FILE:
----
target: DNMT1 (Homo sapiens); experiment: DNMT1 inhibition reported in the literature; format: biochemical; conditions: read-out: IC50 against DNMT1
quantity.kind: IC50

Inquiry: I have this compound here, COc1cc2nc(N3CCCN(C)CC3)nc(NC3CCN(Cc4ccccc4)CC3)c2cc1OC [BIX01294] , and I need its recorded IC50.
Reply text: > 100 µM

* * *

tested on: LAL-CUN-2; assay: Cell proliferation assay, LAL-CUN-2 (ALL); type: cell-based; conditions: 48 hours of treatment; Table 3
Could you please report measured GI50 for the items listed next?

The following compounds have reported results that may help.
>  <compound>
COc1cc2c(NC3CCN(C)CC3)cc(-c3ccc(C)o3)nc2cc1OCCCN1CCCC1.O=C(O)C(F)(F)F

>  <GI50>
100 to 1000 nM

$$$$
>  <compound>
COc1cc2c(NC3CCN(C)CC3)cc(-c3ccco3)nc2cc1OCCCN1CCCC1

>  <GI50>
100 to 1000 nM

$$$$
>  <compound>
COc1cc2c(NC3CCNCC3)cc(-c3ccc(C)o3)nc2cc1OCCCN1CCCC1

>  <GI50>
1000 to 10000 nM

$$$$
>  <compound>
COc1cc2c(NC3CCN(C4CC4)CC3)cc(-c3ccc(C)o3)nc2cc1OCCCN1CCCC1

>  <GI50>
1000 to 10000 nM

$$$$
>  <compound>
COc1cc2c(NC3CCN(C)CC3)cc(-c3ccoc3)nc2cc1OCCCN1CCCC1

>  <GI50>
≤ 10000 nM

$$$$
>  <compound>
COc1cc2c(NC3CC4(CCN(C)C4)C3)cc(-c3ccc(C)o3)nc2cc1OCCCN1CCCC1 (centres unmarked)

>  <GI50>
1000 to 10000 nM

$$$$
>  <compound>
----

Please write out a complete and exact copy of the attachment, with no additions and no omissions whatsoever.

target: DNMT1 (Homo sapiens); experiment: DNMT1 inhibition reported in the literature; format: biochemical; conditions: read-out: IC50 against DNMT1
quantity.kind: IC50

Inquiry: I have this compound here, COc1cc2nc(N3CCCN(C)CC3)nc(NC3CCN(Cc4ccccc4)CC3)c2cc1OC [BIX01294] , and I need its recorded IC50.
Reply text: > 100 µM

* * *

tested on: LAL-CUN-2; assay: Cell proliferation assay, LAL-CUN-2 (ALL); type: cell-based; conditions: 48 hours of treatment; Table 3
Could you please report measured GI50 for the items listed next?

The following compounds have reported results that may help.
>  <compound>
COc1cc2c(NC3CCN(C)CC3)cc(-c3ccc(C)o3)nc2cc1OCCCN1CCCC1.O=C(O)C(F)(F)F

>  <GI50>
100 to 1000 nM

$$$$
>  <compound>
COc1cc2c(NC3CCN(C)CC3)cc(-c3ccco3)nc2cc1OCCCN1CCCC1

>  <GI50>
100 to 1000 nM

$$$$
>  <compound>
COc1cc2c(NC3CCNCC3)cc(-c3ccc(C)o3)nc2cc1OCCCN1CCCC1

>  <GI50>
1000 to 10000 nM

$$$$
>  <compound>
COc1cc2c(NC3CCN(C4CC4)CC3)cc(-c3ccc(C)o3)nc2cc1OCCCN1CCCC1

>  <GI50>
1000 to 10000 nM

$$$$
>  <compound>
COc1cc2c(NC3CCN(C)CC3)cc(-c3ccoc3)nc2cc1OCCCN1CCCC1

>  <GI50>
≤ 10000 nM

$$$$
>  <compound>
COc1cc2c(NC3CC4(CCN(C)C4)C3)cc(-c3ccc(C)o3)nc2cc1OCCCN1CCCC1 (centres unmarked)

>  <GI50>
1000 to 10000 nM

$$$$
>  <compound>